Wednesday, May 29, 2013 ke, 83, died Wednesday, May 22, 2013, at her home in Chatfield, Minn. Marjane was born Aug. 20, 1929, in Rochester, Minn. She was the daughter of Louis and Mary (Stokes) Bradt. She graduated from Chatfield High School in 1947, and on Sept. 28, 1950, she married Carl Edward Luedtke, Jr. in Chatfield, where they made their home. Carl worked as a heating engineer at Franklin Heating Station in Rochester. After high school, Marjane worked in medical records at the Mayo Clinic for six years, as a homemaker and daycare provider for relatives, and then as a nursing assistant at the Chosen Valley Care Center for 17 years. She was an active member of St. Mary’s Catholic Church and St. Jude’s Division until her retirement. Marjane is survived by two sons, Carl D. Luedtke (Melissa) of Preston, Minn. and Scott Luedtke (Connie) of Rochester; and one daughter, Lynn (James) Glazier of Rochester; four grandchildren; five great-grandchildren; one brother, Jack Bradt (Darlene); one sister, Beverly Forey; and four sisters-in-law, Darlene Bradt, Dorothy Bradt, Joan Sime and Colleen Bradt. She was preceded in death by her parents; her husband, who died in 1987; two sisters, Rosemary (Bernie) Houghtelin and Donna Mae Bradt; three brothers, Larry, Jim and Dick Bradt; and one nephew, Steve Bradt. A funeral Mass was held at 10:30am Saturday, May 25, at St. Mary’s Catholic Church in Chatfield. Burial was in the Chatfield Cemetery. The family expresses gratitude to Dr. Linda Ward, Visiting Angels Living Assistance Services, and Seasons Hospice for the excellent care Marjane received during the final days of her life.

NOTICE y is seeking Fillmore County Ag Societ the fair ground. bids for electrical work at 2-1082 for Contact Greg Dornink, 507-27 5th, send information. Bid due Marchy, Box 364, to Fillmore County Ag Societ Preston, MN 55965. Kathy Tesmer y Fillmore County Ag Societ Publish 27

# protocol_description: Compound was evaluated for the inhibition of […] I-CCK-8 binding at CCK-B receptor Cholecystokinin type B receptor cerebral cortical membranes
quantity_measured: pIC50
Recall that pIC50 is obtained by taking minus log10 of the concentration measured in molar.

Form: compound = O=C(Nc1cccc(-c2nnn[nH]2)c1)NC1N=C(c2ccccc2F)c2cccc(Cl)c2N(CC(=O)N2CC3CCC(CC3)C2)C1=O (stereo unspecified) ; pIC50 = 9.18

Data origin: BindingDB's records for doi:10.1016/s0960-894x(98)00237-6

Matthew J Attorney for Pl SUMMONS TED TO THE P.O. B THIS SUMMONS IS DIREC . DANTS ld, MN DEFEN D Chatfie ABOVE NAME The Tel. No. 507-867 YOU ARE BEING SUED. 1. t agains t lawsui a Atty. Reg. No. Plaintiffs have started LEgAL DESCRIPTION you. aint is on pM of the Southwest Quarter The original Plaintiffs’ Compl istrator part ar That ri Admin n 35, To pM file at the office of the Court Northwest Quarter of Sectio ar at Do not throw Fillmore C pM of the above named Court. 104 North, Range 9 West, ar are official un : these papers away. They You must Minnesota described as follows co rights. est your southw affect the that at papers PG Beginning even though it said respond to this lawsuit the Northwest Quarter of , F and Court the with filed 8’42”E may not yet be 35; thence N89°5 number on this NOTICE there may be no court file County Coordinate Systemthe Planni ng Count y Fillmo re The Summons. (1986 Adjustment), along r, its next tour 20 DAYS Run Time: 1 hr. 38 mins. Commission will conduct YOU MUST REPLY WITHIN 2. line of said Northwest Quarte will They must 2012. , 99.0 CT YOUR RIGHTS. You on Monday, March 12, PROTE TO feet; thence N00°49’06”W feet a.m. at 9:00 signed this leave the highway shop n Township or mail to the person who give thence N62°31’50”W, 759.00to th called an ons a written response and visit a site in Presto of Hidden Summ S63°16’24”W, 412.50 feet ch of the date on r; days Quarte 20 est within Northw r where Tom & Shelly Kraets said Answe line of applied for a ons. You line Valley Campground have which you received this Summ r to the S00°49’06”E, along said west Co popcorn and save! to expand their Answe ing. Bring your own bucket for Conditional Use Permit must send a copy of your feet to the point of beginn 469) located ons ow(7 Summ round. 86-sh this 507-8 existing Campg person who signed 7.25 acres, more or less. Theatre Chris Graves at the following address: And: istrator om est Fillmore County Zoning Admin www.jemmovies.c Matthew J. Opat, P.A. All that part of the Northw of Publish 27 r Attorney at Law of the Southwest Quarte Range PO Box 455 35, Township 104 North, d Street lying ota, Secon SE 22 Minnes , save! County and e popcorn Fillmor Bring your own bucket for the M REqUEST fOR qUOTES, Chatfield, MN 55923 the north right of way line of TO EACH d CITy Of PRESTON 3. YOU MUST RESPOND State Recreational Trail, being g quotes your written The City of Preston is seekinA detailed CLAIM. The Answer is by metes and bounds as followsc In aint. Hall. City Compl in fs’ work est Plaintif eling northw the for remod response to Beginning at the eted is you r compl be to whethe work state said the of of must description your Answer you the Southwest Quarter Fillmore Street paragraph of , available at City Hall, 210 agree or disagree with each the Plaintiffs 35; thence N89°58’42”E more likely NAD Kids who drink before age15 are 5 times West or online at www.p the Complaint. If you believe County Coordinate System for on Friday March to have alcohol problems when they’re adults. along the north not be given everything askedyour Quotes are due by 10am should ment), Adjust 507at n say so in 1337. 9th. Please contact Joe Hoffma in the Complaint, you must said Southwest Quarter, ns. To learn more, go to the 765-2153 with any questio Answer. the northeast corner of Publish 27 CASE IF YOU or call 1.800.729.6686 Quar 4. YOU WILL LOSE YOUR Quarter of said Southwest EN RESPONSE l WRITT east A the SEND along NOT DO S01°32’54”E, PERSON THE S TO said LAINT of r COMP TO THE Northwest Quarte NOTICE ONS. If you the n CARROLTON TOwNShIP WHO SIGNED THIS SUMM you will lose Quarter, 360.02 feet to March the hold will hip days, s 20 Carrolton Towns do not answer within way line of the Minne of 4:30 at side Audit your of tell to Board N86 7th meeting and this case. You will not get Recreational Trail; thence es. may decide line, p.m. due to Lenten Servic of the story, and the Court along said right of way Luanne Storelee Plaintiffs everysa against you and award the thence southwesterly along Carrolton Township Clerk conc in the Complaint. If you for curve, a asked along thing line, way Publish 20,27 claims stated of do not want to contest the southeast, central angle not need to do ch you and aint, feet 2 Compl the 1687.0 in radius of ent can then be 140 respond. A default judgm curve bears S68°39’52”W, INg k OR relief requeste PRESTON TOwNShIP mEET entered against you for the DONATe yOuR cAR, TRuc the west line of said Southw BLiND. ChANgE ed in the Complaint. BOAT TO heRiTAGe FOR Thetible, Free thence N02°02’01”W, along ry wish Februa may regular You . hip 5. LEGAL ASSISTANCE 870.07 feet to the poin Free 3 Day vacation, Tax Deduc care Of. The Preston Towns line, do you sday, If . Wedne ea meeting will be held to get legal help from a lawyer ning. Being subject to an Towing, All paperwork Taken Administrator of w February 29 at 7:00 p.m. not have a lawyer, the Court the Township Road right 888-472-9219 (MFpA) Publish 20,27 places where f. may have information about southerly boundary thereo if cks wanted. legal assistance. Even less. cars/tru or get All : more can cARS you acres, FOR 15.47 cASh you must still m paid. We come you cannot get legal help, protect your Containing in all 22.72 acres, Running or not! Top dollar call to for instant fORESTVILLE TOwNShIP provide a written Answer all in Fillmore County, Minnes to you! Any make/model. case. BID NOTICE Pub rights or you may lose the TE offer: 800/871-9145 McAN d until 7:30 DISPU receive be E will NATIV bids ALTER Sealed 6. the Township may agree to p.m. on April 16, 2012, by RESOLUTION. The parties